High capacity and low latency of 5G is very well-suited to deliver services that provide live 8K Ultra HD views of e.g. sports games during a major event, all simultaneously to thousands of spectators.
With such HotSpot services, visitors experience being at the heart of the action, for example with live streaming virtual reality. HTC recently showcased their 5G hotspot and smart hub for example, which will let up to 20 people access ultra-fast connectivity and live Virtual Reality at the same time. Below is an example of HTC Vive's wireless live 5G supported CloudVR entertainment system.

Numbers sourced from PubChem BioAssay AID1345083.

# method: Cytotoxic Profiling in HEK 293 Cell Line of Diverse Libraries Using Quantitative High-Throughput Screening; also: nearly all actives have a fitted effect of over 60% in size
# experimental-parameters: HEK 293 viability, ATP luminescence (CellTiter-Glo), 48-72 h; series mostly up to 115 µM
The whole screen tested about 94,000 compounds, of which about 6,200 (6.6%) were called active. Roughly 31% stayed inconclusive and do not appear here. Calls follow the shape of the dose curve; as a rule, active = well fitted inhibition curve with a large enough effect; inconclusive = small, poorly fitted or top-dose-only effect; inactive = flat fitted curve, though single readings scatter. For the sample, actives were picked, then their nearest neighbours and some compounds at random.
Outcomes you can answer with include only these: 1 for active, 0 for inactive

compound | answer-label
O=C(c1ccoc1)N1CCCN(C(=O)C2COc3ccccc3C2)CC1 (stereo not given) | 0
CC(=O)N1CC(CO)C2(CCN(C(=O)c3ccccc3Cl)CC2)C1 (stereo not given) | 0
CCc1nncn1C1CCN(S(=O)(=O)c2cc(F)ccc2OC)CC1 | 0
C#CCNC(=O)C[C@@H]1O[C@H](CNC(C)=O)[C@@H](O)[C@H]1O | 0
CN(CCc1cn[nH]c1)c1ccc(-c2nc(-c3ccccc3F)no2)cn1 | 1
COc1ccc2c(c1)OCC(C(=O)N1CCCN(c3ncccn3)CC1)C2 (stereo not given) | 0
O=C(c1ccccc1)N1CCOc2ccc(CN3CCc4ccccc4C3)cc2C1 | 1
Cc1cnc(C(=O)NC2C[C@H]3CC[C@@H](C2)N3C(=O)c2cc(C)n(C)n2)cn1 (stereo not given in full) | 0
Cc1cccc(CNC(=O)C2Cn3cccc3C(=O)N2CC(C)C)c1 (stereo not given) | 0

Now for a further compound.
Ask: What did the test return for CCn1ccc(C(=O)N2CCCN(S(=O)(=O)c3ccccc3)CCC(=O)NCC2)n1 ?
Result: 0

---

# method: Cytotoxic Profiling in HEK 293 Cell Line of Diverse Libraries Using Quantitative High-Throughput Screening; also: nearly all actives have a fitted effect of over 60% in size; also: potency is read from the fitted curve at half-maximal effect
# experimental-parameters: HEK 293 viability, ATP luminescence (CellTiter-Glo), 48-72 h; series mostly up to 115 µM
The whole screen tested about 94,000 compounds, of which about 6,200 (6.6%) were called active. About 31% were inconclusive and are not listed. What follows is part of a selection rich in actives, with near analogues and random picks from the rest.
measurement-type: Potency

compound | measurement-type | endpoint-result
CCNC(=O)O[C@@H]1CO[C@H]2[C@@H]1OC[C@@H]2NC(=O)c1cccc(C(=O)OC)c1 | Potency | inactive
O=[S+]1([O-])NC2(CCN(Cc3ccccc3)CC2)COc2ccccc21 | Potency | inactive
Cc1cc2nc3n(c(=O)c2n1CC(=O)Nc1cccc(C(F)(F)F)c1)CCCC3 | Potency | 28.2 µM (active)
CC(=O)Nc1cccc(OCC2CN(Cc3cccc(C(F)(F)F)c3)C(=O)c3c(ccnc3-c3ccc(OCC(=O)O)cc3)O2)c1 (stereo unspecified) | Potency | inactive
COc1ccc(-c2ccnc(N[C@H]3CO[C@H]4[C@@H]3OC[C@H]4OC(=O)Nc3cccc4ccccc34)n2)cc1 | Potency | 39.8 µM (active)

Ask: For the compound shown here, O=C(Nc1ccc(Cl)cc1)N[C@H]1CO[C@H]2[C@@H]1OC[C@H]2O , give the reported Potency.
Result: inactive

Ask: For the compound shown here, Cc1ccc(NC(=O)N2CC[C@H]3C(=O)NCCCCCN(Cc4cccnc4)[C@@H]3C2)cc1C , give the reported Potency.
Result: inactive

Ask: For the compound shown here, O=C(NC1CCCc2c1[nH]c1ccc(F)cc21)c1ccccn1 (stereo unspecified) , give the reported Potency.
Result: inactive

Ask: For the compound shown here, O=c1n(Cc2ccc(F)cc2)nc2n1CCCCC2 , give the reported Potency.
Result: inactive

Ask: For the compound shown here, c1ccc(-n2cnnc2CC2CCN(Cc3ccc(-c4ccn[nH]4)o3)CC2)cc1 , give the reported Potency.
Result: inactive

In such scenarios, users could be able to select from multiple 360-cameras to see what’s happening from any angle they want, in real-time, and clicking to see instant replays on-demand, or even enhancing their experience with real-time insights provided through Augmented Reality.
5G is able to support extremely low latency, improving the user experience and avoiding motion sickness when using Virtual Reality.
3. 5G Industry experience: Industry 4.0